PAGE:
March 27, 2015


Stephen Smith, founding portfolio manager of the Legg Mason Brandywine Global Opportunities Bond fund and finalist for Morningstar’s 2014 Fixed-Income Fund Manager of the Year is known as a contrarian investor. In an exclusive interview on WEALTHTRACK, Smith takes on consensus views about oil prices, interest rates and global growth and shares where he and his team are finding opportunities in bonds and currencies.

Stephen Smith Portfolio Manager Legg Mason Brandywine Global Opportunities Fund

This week on WEALTHTRACK, in an exclusive interview, contrarian bond investor Stephen Smith explains how studying the big moves in oil and the dollar have convinced him that the world will grow faster than others expect. How it is changing his strategy in his Legg Mason Brandywine Global Opportunities fund is next on Consuelo Mack WEALTHTRACK.

CONSUELO MACK: Hello and welcome to this edition of WEALTHTRACK, I’m Consuelo Mack.

We’ve all heard the predictions: low interest rates as far as the eye can see…. European Central Bank President Mario Draghi is sticking to his 1.1 trillion euro easing program, the equivalent of about 1.2 trillion dollars worth of bond buying to keep rates low in the eurozone. His goal: to stimulate economic growth and inflation.

Numerous central banks around the globe continue to cut rates for the same reasons. Sweden, Denmark and Switzerland all have those astounding negative rates on their short term government debt. That means lenders, who are buying their debt have to pay the countries, the borrowers, for the privilege. As Ken Leech, the Chief Investment Officer of major bond firm, Western Asset management wrote recently, quoting Alice in Wonderland, it’s getting “Curiouser and Curiouser!”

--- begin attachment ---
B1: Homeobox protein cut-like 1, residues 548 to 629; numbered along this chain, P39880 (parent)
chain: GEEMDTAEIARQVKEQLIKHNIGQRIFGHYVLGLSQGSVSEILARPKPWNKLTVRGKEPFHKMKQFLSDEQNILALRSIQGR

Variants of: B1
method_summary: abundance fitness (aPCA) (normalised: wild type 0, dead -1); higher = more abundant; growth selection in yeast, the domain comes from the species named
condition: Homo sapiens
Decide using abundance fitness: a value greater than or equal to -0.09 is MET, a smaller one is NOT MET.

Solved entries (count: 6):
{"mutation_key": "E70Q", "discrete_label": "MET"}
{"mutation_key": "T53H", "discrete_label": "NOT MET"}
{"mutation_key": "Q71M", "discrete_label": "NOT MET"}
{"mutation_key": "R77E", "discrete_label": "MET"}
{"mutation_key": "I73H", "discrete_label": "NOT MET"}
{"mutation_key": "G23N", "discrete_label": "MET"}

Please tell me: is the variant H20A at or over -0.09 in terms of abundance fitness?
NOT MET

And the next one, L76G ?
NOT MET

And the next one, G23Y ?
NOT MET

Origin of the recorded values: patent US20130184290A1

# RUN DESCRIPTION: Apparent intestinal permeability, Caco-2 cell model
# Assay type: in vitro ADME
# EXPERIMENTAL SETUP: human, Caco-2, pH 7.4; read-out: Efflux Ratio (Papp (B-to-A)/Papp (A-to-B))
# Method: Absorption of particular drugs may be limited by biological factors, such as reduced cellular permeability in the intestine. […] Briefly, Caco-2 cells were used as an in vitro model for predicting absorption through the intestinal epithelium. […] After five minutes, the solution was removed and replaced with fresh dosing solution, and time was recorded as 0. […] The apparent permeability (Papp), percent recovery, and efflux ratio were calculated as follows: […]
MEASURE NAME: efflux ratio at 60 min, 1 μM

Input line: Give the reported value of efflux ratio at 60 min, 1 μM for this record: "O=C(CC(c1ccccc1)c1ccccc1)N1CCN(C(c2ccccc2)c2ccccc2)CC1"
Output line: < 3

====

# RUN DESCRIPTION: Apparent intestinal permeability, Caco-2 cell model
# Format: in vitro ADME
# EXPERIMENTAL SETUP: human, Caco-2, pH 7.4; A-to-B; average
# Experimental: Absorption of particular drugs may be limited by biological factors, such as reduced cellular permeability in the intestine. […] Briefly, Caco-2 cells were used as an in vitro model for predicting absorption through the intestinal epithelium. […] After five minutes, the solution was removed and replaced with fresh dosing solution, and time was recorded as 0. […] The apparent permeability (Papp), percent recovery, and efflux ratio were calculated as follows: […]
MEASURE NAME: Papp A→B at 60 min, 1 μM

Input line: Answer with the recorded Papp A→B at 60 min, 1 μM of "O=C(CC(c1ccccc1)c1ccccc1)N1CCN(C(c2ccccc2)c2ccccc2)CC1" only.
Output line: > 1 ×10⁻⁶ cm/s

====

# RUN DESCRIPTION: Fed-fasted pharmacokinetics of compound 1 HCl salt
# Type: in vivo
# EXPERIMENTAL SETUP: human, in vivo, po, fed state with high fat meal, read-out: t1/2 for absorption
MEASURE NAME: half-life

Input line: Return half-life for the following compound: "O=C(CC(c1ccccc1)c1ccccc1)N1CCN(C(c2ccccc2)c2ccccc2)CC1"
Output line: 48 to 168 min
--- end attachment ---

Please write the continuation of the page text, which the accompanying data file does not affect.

Even the Federal Reserve, which is planning to start raising short term rates in June or September – our sources say September is more likely – has cut its interest rate forecast for the year. Instead of anticipating short term rates of over one percent by December, it is now targeting .625%.

Then there is the strength of the dollar… another universal expectation is that the dollar will continue to strengthen against other major currencies. The rationale is that the U.S. economy will continue to grow, while other economies in Europe for instance will struggle. And the interest rates we are offering on our treasuries, even though meager to us, will be much more attractive than those on other top quality government debt.

Not so fast, says this week’s great investor guest. He is Stephen Smith, Co-Lead Portfolio Manager of Global Fixed Income at Brandywine Global Investment Management which he joined in 1991 to build its bond business.

Smith is the Co-Lead Portfolio Manager of the highly regarded Legg Mason Brandywine Global Opportunities fund which he launched in 2006 and has a history of beating the market and its Morningstar World Bond category since inception.

A contrarian investor, Smith and his team invest in global bonds and currencies with an emphasis on government bonds. I began the interview by asking him where he disagreed with market expectations. We started with Europe and Mario Draghi’s decision to have the European central bank finally embark on its massive quantitative easing program, six years after the Fed.


STEPHEN SMITH: The irony of this, Consuelo, is that Europe is now finally coming out of the funk, so to speak, and he is now going to start buying bonds. Now, the interesting thing about it, when we were doing QE, remember, we had a deficit of 10 percent of GDP.

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